For example, if a recruiter is searching for an outside sales representative with experience in Salesforce and cold calling, a seven-year veteran that only mentions “Salesforce” and “cold call” once will appear less qualified than someone with three-years of experience that mentions the terms several times.  

4. Leverage Your LinkedIn Connections to Get Your Foot in the Door

Find someone in the company you know via LinkedIn and ask them for a referral. If you don’t know anyone, do some research to see if you can find a hiring manager in that company hiring for your role. Reaching out to recruiters is also an excellent option, but be sure to include either the job URL or job number for the position.

When using LinkedIn to network, write a note explaining why you are contacting them. Keep it short and don’t go into your elevator pitch – save that for your phone screen.

5. Consider Going to Back to School to Boost Your Skills

With the sheer volume of candidates on the market, recruiters and hiring managers have the luxury of being picky about who they consider. If you’re thinking about going back to school, getting a certificate in your profession could be the differentiator between you and another equally qualified candidate.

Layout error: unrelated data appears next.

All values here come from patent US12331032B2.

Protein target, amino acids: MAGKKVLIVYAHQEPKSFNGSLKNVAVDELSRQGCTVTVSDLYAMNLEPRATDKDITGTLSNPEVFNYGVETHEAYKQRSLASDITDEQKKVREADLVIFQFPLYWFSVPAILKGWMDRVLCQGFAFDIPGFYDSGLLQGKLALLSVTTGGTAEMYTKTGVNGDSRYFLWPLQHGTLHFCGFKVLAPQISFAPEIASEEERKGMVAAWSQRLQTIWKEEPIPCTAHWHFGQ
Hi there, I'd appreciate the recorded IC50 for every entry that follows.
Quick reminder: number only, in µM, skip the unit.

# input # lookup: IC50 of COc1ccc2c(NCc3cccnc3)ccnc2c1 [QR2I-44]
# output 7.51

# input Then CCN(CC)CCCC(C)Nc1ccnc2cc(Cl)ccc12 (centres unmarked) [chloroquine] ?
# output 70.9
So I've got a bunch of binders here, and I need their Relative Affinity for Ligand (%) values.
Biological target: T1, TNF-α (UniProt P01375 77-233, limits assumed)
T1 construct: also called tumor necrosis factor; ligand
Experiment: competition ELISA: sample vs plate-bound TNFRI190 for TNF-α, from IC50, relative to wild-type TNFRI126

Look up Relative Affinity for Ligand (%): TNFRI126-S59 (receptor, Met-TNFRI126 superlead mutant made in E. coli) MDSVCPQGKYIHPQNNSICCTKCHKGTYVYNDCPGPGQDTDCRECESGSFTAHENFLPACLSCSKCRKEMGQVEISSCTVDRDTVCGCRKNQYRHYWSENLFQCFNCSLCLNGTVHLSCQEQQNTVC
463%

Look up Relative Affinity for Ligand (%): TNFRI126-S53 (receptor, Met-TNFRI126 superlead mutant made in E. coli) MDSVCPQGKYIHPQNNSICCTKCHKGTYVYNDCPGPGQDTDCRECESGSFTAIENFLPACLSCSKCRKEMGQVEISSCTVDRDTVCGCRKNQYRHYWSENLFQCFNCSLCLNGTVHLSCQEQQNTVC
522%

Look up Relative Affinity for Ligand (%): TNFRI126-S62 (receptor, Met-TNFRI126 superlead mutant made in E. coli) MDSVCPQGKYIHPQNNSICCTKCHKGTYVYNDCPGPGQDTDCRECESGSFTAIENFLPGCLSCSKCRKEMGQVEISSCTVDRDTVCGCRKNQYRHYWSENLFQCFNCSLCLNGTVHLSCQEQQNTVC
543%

Additional education is never a bad thing, but unless you’re getting a full-on degree or changing fields, it should be relevant to your prior career. For example, if you’ve been an adult education trainer at your company, completing a Certificate in E-Learning Instructional Design can prepare you to develop and manage courses virtually, making you more attractive as services continue to move online.

Despite all the doom and gloom around the employment landscape, hiring freezes won’t last forever and there are many companies currently recruiting for positions. Whether you’re looking for a new position immediately or planning for the future, securing your next role is a matter of honing or expanding your job search, updating your skills and remaining positive that your dream career is around the corner. 

For more career tips and industry trends, visit the News & Features section of our website, and subscribe to our email list. To learn more about UW Professional & Continuing Education certificates, degrees and courses, explore your options or contact us.

Kristen Fife

Guest writer Kristen Fife is a seasoned tech recruiter in the greater Seattle area and a freelance writer, blogger and active member of the Seattle online community. Her specialties include effective resume writing and counseling job seekers.